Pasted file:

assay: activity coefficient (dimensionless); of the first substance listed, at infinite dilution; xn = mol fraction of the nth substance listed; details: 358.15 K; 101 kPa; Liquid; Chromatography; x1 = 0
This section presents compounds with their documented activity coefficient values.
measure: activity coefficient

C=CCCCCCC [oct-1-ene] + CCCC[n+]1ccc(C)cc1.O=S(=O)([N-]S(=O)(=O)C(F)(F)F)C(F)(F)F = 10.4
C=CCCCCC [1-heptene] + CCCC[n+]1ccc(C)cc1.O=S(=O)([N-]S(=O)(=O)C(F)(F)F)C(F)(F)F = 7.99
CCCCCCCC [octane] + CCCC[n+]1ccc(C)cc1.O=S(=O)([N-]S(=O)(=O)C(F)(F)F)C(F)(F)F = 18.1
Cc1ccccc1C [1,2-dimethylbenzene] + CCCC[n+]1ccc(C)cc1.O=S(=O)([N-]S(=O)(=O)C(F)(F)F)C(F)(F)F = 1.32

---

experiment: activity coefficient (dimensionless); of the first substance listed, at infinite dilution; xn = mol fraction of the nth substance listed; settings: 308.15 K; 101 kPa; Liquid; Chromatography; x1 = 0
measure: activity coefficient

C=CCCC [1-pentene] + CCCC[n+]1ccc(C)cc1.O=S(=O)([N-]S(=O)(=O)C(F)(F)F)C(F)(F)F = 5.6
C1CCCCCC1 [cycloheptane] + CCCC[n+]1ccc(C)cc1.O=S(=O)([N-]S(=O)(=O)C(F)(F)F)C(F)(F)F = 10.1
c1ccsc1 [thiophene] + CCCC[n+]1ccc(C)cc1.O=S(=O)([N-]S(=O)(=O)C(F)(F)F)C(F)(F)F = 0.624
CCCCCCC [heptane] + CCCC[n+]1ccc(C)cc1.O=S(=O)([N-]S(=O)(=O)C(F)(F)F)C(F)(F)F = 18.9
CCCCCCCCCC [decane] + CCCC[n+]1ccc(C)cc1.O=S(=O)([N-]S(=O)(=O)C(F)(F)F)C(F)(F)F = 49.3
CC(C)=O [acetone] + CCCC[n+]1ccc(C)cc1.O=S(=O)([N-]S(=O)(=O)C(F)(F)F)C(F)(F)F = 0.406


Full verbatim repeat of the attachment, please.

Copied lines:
assay: activity coefficient (dimensionless); of the first substance listed, at infinite dilution; xn = mol fraction of the nth substance listed; details: 358.15 K; 101 kPa; Liquid; Chromatography; x1 = 0
This section presents compounds with their documented activity coefficient values.
measure: activity coefficient

C=CCCCCCC [oct-1-ene] + CCCC[n+]1ccc(C)cc1.O=S(=O)([N-]S(=O)(=O)C(F)(F)F)C(F)(F)F = 10.4
C=CCCCCC [1-heptene] + CCCC[n+]1ccc(C)cc1.O=S(=O)([N-]S(=O)(=O)C(F)(F)F)C(F)(F)F = 7.99
CCCCCCCC [octane] + CCCC[n+]1ccc(C)cc1.O=S(=O)([N-]S(=O)(=O)C(F)(F)F)C(F)(F)F = 18.1
Cc1ccccc1C [1,2-dimethylbenzene] + CCCC[n+]1ccc(C)cc1.O=S(=O)([N-]S(=O)(=O)C(F)(F)F)C(F)(F)F = 1.32

---

experiment: activity coefficient (dimensionless); of the first substance listed, at infinite dilution; xn = mol fraction of the nth substance listed; settings: 308.15 K; 101 kPa; Liquid; Chromatography; x1 = 0
measure: activity coefficient

C=CCCC [1-pentene] + CCCC[n+]1ccc(C)cc1.O=S(=O)([N-]S(=O)(=O)C(F)(F)F)C(F)(F)F = 5.6
C1CCCCCC1 [cycloheptane] + CCCC[n+]1ccc(C)cc1.O=S(=O)([N-]S(=O)(=O)C(F)(F)F)C(F)(F)F = 10.1
c1ccsc1 [thiophene] + CCCC[n+]1ccc(C)cc1.O=S(=O)([N-]S(=O)(=O)C(F)(F)F)C(F)(F)F = 0.624
CCCCCCC [heptane] + CCCC[n+]1ccc(C)cc1.O=S(=O)([N-]S(=O)(=O)C(F)(F)F)C(F)(F)F = 18.9
CCCCCCCCCC [decane] + CCCC[n+]1ccc(C)cc1.O=S(=O)([N-]S(=O)(=O)C(F)(F)F)C(F)(F)F = 49.3
CC(C)=O [acetone] + CCCC[n+]1ccc(C)cc1.O=S(=O)([N-]S(=O)(=O)C(F)(F)F)C(F)(F)F = 0.406